8. Poppi Wothington inquest: Leg fractures 'could have been been accident'

    Duncan Leatherdale

    BBC News Online

    Fractures discovered during an examination of Poppi Worthington's body could have been caused accidentally, inadvertently or deliberately, a leading pathologist has told the inquest.

    Dr Cary said he entirely supported the conclusions of Professor AJ Freemont, who assessed her skeleton.

    Pathologist Dr Alison Armour said she “strongly disagreed” with that opinion and believed the fracture had been caused by abuse as it was never reported to medical professionals.

    She said the injury would have caused Poppi pain and made her move with a limp.

    Mr Thomas asked Dr Cary if he agreed.

    “No,” Dr Cary said.

    He went on to say: “To come to the conclusion it is an inflicted injury is in my opinion completely flawed.”

  9. Pathologist says there was no evidence of a criminal act directly or indirectly causing Poppi’s death

    Duncan Leatherdale

    BBC News Online

    There was no evidence of a criminal act directly or indirectly causing Poppi’s death, a pathologist has told the inquest.

    Leslie Thomas, representing Poppi's father Paul Worthington, asked Dr Cary: “There are occasions are there not where, as a result of a criminal act, you were asked to give a medical opinion as to the cause of death and if the cause was a result of a criminal assault lets’ say you are able to say so?”

    “Yes in the majority of cases,” Dr Cary said.

    Mr Thomas asked: “Were you able to give an opinion as to a criminal act causing the death of Poppi?”

    “No,” Dr Cary said.

    “Was any expert able to do that?”

    “No,” Dr Cary said.

    Mr Thomas clarified Dr Cary was asked by Cumbria Police to offer a second opinion on the possible cause of Poppi’s death as it was a “difficult and complex case”.

    Dr Cary agreed but said he was an “independent” witness.

  10. Poppi Worthington inquest: Pathologist questioned over concerns about delay over post-mortem

    Duncan Leatherdale

    BBC News Online

    Gillian Irving QC, representing Poppi's mother, questioned Dr Cary about his concerns about the length of the post-mortem interval, the five days between Poppi's death and the examination.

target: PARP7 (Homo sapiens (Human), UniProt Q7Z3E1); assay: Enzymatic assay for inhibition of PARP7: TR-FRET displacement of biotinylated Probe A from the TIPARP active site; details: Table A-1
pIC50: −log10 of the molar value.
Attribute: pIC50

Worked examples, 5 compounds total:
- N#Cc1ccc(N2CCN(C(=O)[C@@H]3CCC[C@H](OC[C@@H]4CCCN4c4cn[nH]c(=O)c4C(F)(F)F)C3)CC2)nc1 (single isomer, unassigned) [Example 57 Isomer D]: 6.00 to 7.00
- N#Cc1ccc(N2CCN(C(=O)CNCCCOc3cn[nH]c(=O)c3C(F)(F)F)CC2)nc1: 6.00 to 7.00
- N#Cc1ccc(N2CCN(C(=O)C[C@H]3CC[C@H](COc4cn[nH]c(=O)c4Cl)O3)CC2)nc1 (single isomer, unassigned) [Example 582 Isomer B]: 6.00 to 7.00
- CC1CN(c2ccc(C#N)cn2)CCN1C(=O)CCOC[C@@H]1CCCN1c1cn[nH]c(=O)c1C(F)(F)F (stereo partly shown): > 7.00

"What are the consequences of such a delay?" she asked.

    Dr Cary, a forensic pathologist, said: "You basically lose clarity in the microscopic assessment. "Because the tissue starts to break down you don't see such clear cellular detail."

    Ms Irving said to Dr Cary: "This death seems extremely rapid,"

    Dr Cary replied: "It suggests rapid onset of cardiac arrest from a state of being reasonably OK, although there was a virus and this was not a child that was completely well.

    "What it isn't is a progressive downhill course. It appears to be the precipitating factors are stoppage of breathing and heartbeat.

    "The problem I have is what caused that is another matter."

  11. Poppi Worthington inquest: Training now given to all police officers

    Duncan Leatherdale

    BBC News Online

    Police officers have received further training following the death of Barrow toddler Poppi Worthington, an inquest has heard.

    Retired officer Catherine Thundercloud said officers at all levels have been trained about the “golden hour time frame” which is the time available for the greatest evidence gathering.

    She said there are opportunities to gather evidence within the first hour of a crime and “once those are lost, they are lost forever”.

    All Senior Investigating Officers now attend, and will continue to attend, a four-day child death course and there are various other courses they have to attend some which must be renewed every year.

    She also said a group has been set up to “have better oversight” over the training gaps officers might have.

    She also said there is now independent reviewal of cases by other agencies.